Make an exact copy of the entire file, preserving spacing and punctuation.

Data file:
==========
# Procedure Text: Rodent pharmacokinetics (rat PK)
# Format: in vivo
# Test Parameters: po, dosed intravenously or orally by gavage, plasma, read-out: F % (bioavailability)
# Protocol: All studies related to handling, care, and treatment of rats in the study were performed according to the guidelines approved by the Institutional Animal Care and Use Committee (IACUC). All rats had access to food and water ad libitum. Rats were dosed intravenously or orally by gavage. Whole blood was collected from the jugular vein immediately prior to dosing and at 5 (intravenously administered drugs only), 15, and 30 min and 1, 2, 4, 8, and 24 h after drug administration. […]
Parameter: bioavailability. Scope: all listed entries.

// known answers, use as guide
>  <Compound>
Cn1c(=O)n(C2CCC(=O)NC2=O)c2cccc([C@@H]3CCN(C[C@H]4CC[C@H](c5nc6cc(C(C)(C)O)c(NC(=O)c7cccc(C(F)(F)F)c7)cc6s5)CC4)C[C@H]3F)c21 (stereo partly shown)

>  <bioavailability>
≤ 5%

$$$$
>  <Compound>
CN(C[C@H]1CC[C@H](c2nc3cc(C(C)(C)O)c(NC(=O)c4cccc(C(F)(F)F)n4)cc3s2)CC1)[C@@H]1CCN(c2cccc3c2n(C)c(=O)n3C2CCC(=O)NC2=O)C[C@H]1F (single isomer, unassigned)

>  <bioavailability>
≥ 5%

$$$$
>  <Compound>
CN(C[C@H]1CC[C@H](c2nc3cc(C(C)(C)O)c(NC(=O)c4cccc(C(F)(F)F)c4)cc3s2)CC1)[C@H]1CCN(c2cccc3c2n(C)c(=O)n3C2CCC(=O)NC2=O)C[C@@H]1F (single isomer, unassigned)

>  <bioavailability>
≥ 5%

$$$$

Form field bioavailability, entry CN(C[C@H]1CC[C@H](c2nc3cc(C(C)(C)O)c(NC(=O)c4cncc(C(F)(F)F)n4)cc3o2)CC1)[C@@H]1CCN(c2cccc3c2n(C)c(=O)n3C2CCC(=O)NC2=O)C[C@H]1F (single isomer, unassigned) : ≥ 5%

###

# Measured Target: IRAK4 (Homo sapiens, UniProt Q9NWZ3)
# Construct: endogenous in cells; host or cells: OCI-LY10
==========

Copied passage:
# Procedure Text: Rodent pharmacokinetics (rat PK)
# Format: in vivo
# Test Parameters: po, dosed intravenously or orally by gavage, plasma, read-out: F % (bioavailability)
# Protocol: All studies related to handling, care, and treatment of rats in the study were performed according to the guidelines approved by the Institutional Animal Care and Use Committee (IACUC). All rats had access to food and water ad libitum. Rats were dosed intravenously or orally by gavage. Whole blood was collected from the jugular vein immediately prior to dosing and at 5 (intravenously administered drugs only), 15, and 30 min and 1, 2, 4, 8, and 24 h after drug administration. […]
Parameter: bioavailability. Scope: all listed entries.

// known answers, use as guide
>  <Compound>
Cn1c(=O)n(C2CCC(=O)NC2=O)c2cccc([C@@H]3CCN(C[C@H]4CC[C@H](c5nc6cc(C(C)(C)O)c(NC(=O)c7cccc(C(F)(F)F)c7)cc6s5)CC4)C[C@H]3F)c21 (stereo partly shown)

>  <bioavailability>
≤ 5%

$$$$
>  <Compound>
CN(C[C@H]1CC[C@H](c2nc3cc(C(C)(C)O)c(NC(=O)c4cccc(C(F)(F)F)n4)cc3s2)CC1)[C@@H]1CCN(c2cccc3c2n(C)c(=O)n3C2CCC(=O)NC2=O)C[C@H]1F (single isomer, unassigned)

>  <bioavailability>
≥ 5%

$$$$
>  <Compound>
CN(C[C@H]1CC[C@H](c2nc3cc(C(C)(C)O)c(NC(=O)c4cccc(C(F)(F)F)c4)cc3s2)CC1)[C@H]1CCN(c2cccc3c2n(C)c(=O)n3C2CCC(=O)NC2=O)C[C@@H]1F (single isomer, unassigned)

>  <bioavailability>
≥ 5%

$$$$

Form field bioavailability, entry CN(C[C@H]1CC[C@H](c2nc3cc(C(C)(C)O)c(NC(=O)c4cncc(C(F)(F)F)n4)cc3o2)CC1)[C@@H]1CCN(c2cccc3c2n(C)c(=O)n3C2CCC(=O)NC2=O)C[C@H]1F (single isomer, unassigned) : ≥ 5%

###

# Measured Target: IRAK4 (Homo sapiens, UniProt Q9NWZ3)
# Construct: endogenous in cells; host or cells: OCI-LY10